Delay element 68 provides a compensating delay to the comb filtered chrominance signal, to accommodate for processing delays in the remainder of the circuitry to be described. The comb filtered chrominance signal, since it is the algebraic sum of two signals is of twice amplitude. Therefore the comb filtered signal from delay element 68 is coupled to an attenuator 70 which divides the signal amplitude by two. The divided signal from attenuator 70 is applied to one input terminal of a switching circuit 74. An alternative chrominance signal is coupled to a second input terminal of switching circuit 74. The alternative chrominance signal may be derived by horizontally filtering signal provided by bandpass filter 54 in filter 62. In this instance, horizontal filter 62 may provide narrowband chrominance signal samples corresponding to the comb filtered pixel available from attenuator 70. An exemplary horizontal filter function H is represented by the equation:
where Z is the conventional Zee transform variable and the superscript p represents a one sample delay period. Alternatively, the alternative chrominance signal may simply be the bandpass filtered signal available from filter 54, coupled to the switching circuit 74 via compensating delay element 69. For example, if the comb filtered signal corresponds to combined samples n-u (for line N), the alternative chrominance sample corresponds to sample n (FIG. 1C). It will be appreciated by those skilled in the art of video signal processing, that other alternate chrominance signals may be derived from the input video signal and applied to switching circuit 74.
Switching circuit 74 is conditioned by a switching signal K to couple either the comb filtered chrominance signal or the alternative chrominance signal or a combination of both to its output terminal to provide a chrominance component signal. The chrominance component signal from circuit 74 may be subtracted (in subtracter circuit 82) from delayed composite video signal from delay element 52 to produce a luminance component signal.
The exemplary switching circuit 74 includes the cascade connection of a subtracter 76, a multiplier 78 and an adder 80. The comb filtered chrominance signal from attenuator 70 is coupled to one input of the subtracter 76. The alternative chrominance signal is coupled to a second input of subtracter 76 and to the adder 80. The control signal K nominally having values between 0-1 inclusive, is applied to the control input of the multiplier. The output produced by circuit 74 corresponds to (K)S1+(1-K)S2 where S1 and S2 correspond to the comb filtered and alternative chrominance signals respectively.
The control signal K is developed as follows. Refer to FIG. 1C and consider a comb filtered signal corresponding to sample n line N. The comb filtered sample representing pixel n is a combination of samples n and u. If a vertical transition exists between lines N and N+1 there is a high probability that the combined sample will be erroneous, i.e., introduce an artifact in the displayed image. If a transition exists at pixel n between lines N and N+1, it is highly probable that the transition extends to the area between pixels m and t and pixels o and v. The existence of such transitions can therefore be detected by measuring the difference between like phase samples m,t and o,v. These samples are not utilized in developing the comb filtered sample representing pixel n, but are utilized in determining if the comb filtered sample may be erroneous.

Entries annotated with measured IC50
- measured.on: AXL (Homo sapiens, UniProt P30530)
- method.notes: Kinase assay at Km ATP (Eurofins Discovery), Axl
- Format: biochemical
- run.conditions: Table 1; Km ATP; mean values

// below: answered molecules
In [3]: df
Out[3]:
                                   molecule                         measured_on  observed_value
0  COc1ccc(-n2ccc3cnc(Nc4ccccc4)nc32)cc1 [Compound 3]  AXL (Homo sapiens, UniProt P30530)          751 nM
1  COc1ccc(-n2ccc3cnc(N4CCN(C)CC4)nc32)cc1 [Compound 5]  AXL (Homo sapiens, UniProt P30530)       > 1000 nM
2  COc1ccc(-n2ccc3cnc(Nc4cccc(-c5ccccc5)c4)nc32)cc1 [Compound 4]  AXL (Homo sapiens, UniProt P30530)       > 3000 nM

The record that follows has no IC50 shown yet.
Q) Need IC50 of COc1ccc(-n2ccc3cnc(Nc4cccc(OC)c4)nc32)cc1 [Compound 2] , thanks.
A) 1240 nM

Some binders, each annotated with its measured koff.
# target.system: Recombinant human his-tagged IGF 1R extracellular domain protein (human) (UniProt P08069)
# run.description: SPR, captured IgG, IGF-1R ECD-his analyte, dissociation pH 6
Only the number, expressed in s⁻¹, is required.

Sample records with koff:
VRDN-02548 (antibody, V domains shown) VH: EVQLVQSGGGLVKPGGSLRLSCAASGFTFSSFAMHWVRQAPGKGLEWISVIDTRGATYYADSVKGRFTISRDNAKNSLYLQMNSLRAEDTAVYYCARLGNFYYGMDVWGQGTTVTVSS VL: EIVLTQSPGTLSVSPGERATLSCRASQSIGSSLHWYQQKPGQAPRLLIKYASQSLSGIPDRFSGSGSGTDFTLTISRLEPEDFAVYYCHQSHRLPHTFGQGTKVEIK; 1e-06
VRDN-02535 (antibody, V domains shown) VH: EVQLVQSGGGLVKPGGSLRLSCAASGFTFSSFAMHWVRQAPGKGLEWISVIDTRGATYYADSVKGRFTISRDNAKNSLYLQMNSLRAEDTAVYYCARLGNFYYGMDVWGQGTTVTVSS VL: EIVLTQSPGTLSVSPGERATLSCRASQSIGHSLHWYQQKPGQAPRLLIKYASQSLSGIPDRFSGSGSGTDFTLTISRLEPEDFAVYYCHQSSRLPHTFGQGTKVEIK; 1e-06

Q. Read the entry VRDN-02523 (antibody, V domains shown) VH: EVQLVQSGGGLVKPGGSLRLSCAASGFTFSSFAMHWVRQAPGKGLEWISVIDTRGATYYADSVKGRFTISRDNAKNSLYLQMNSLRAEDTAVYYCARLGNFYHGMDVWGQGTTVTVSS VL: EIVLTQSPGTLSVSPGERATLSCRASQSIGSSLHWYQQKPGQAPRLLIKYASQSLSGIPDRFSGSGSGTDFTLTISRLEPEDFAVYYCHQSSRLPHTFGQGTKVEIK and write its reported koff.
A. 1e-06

Referring again to FIG. 3, sample differences from subtracter circuits 58 and 60 are coupled to respective signal input terminals of a further multiplexer 66. Multiplexer 66 is conditioned by the two-times fsc clock signal from exclusive OR circuit 22 to provide a sequence of sample differences representing the alternate sample differences not passed by multiplexer 64. That is when comb filtered samples are developed representing line N, the sequence of sample differences passed by multiplexer 66 are derived from samples (l,a)(m,t)(n,c)(o,v) and (p,c). The samples provided by multiplexer 66 are coupled to the K control signal generator 72 which develops a K control signal representing the relative goodness of the current comb filtered signal. For example, if a vertical transition is detected or not detected, generator 72 may produce control values of zero and one respectively.
FIG. 4 is a circuit diagram for a control signal generator 72 which develops K control signals having one and zero values. In this circuitry, the difference samples from multiplexer 66 are coupled to circuit element 410 which provides the magnitude of the difference samples. The magnitude samples are compared to a reference value REF in a comparator 412 which provides logic one and zero values for the magnitude samples being greater and lesser than the reference value respectively. The reference value is selected to be at least equal to the nominal expected noise value to preclude false detection of transitions. The reference value may be increased to a value representing vertical transitions which do not produce unacceptable comb filtered signals, which value will be determined subjectively for each particular video signal processing system.
The one/zero values from comparator 412 are coupled to one input terminal of a NAND gate 418, and to the input terminal of the cascade connected delay elements 414 and 416. The output of delay element 416 is coupled to a second input of the NAND gate 418. The delay elements 414 and 416 each provide a sample delay of one sample period. If the comb filtered sample currently provided by attenuator 70 corresponds to the difference between samples (n,u) then the one/zero values at the input to delay element 414 and output of delay element 416 correspond to differences between samples (o,v) and (m,t) respectively. If a logic "one" is present at both inputs to the NAND gate 418, NAND gate 418 provides a zero value and the alternate chrominance sample is provided by switching circuit 74. Otherwise, NAND gate 418 provides a "one" value and the comb filtered signal is provided by circuit 74.